Wearing flip flops and a sweat shirt, I flip-flop through the channels as all these political analysts flip-flop on who flipped and flopped more. I flop in front of my computer and flip it on. My online search of ‘flip flop’ from the Marian Webster’s dictionary turned up:
1: the sound or motion of something flapping loosely 2 a: a backward handspring b: a sudden reversal (as of policy or strategy) 3: a usually electronic device or a circuit (as in a computer) capable of assuming either of two stable states 4: a rubber sandal loosely fastened to the foot by a thong
— flip–flop intransitive verb
For the purpose of this article we will be focusing on 2 b: a sudden reversal (as of policy or strategy).
I once had a relationship that flopped after I could no longer flip the girl. We will not embarrass her by putting her name in this article, but the inquisitive type can contact Mick Zano; he dated her 20 pounds later. I flip off the political analysts who would so flippantly flop my character? I just chose pride over public embarrassment, and I no longer get off on being crushed in bed (insert flip flop reference here).
At five years old, Mr. Ed was the best show on television. I no longer believe that is the case; in fact, I’ve flipped flopped on my belief he could really talk.
Today’s politicians may not be as smart as me, or a talking horse for that matter. To change one’s mind or position is often a good thing. This current election season highlights these flip flopping positions. Barack Obama in the fall of 2007 said he would like to partake in a publically financed general election. As we know now he did not. But if he did, with the amount of public funds he was able to generate, I would question his intelligence. Have you given your five dollars lately? Joe Biden in April said “I am not interested in the vice presidency.” (No, I did not have further sexual relations with that fat woman).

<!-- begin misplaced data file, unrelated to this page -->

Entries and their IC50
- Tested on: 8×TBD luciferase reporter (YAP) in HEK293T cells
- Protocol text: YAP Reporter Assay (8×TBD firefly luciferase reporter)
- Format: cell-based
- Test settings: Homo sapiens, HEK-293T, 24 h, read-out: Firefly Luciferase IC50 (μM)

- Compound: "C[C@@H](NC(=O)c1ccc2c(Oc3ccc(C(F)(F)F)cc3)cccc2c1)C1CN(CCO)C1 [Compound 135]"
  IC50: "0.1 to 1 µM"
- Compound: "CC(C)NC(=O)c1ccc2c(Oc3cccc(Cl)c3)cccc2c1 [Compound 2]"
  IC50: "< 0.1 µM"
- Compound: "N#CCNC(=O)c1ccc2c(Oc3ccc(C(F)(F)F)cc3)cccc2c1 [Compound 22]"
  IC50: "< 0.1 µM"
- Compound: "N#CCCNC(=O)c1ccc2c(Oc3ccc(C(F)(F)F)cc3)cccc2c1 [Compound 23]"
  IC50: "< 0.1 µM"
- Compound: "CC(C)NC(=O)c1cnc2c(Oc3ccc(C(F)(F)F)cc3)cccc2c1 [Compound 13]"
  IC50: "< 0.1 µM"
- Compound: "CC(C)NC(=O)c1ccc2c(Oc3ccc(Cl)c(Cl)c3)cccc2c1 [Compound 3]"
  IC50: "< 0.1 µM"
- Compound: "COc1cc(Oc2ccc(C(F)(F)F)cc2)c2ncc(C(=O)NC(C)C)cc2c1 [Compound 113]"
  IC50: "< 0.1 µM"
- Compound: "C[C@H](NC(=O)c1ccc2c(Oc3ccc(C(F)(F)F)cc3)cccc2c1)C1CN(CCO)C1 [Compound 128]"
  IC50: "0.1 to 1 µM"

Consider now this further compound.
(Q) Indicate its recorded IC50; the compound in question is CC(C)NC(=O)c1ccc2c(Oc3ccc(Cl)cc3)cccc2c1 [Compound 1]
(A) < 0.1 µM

John McCain in 2006 voted for the Bush tax cuts he opposed in 2001 and 2003. Is this a flip flop, a change in circumstances, or a Mr. Ed moment? His V.P. nominee supported the bridge to Nowhere while running for governor in 2006. After being elected she began to shift her position. “Thanks but no thanks, but doggone it we’ll keep the money.”
Throughout history many flip fopperies have transformed our country. In 1798 Thomas Jefferson supported a constitutional amendment that prohibited the federal government from borrowing money. But, in 1803 borrow he did, allowing the acquisition of the Louisiana Territory. Abraham Lincoln…a proponent of slavery? Check your history books. A change in circumstances? Well, anyway a few of Jefferson’s offspring’s where certainly for it.
FDR’s political philosophy was, in a way, a pro flip flop statement. He explained, “It is common sense to take a method and try it, if it fails admit it frankly and try another.” In the Dave Atsals’s dictionary (DVD), insanity means doing the same thing over and over and expecting different results (Bush 2004).
There are three legitimate reasons for a sudden change of policy or political strategy: change in circumstances, your former stance is admittedly wrong or not working, and, perhaps most importantly, she got too fat.
Not included on this list are “women have the right to change their mind.” And neither is, I change your political stance daily according to where I am campaigning.
Barney Frank comes to mind as a politician that has used all legitimate and non-legitimate justifications for all the flip flops mentioned in this article, except for the ‘she got too fat’ one.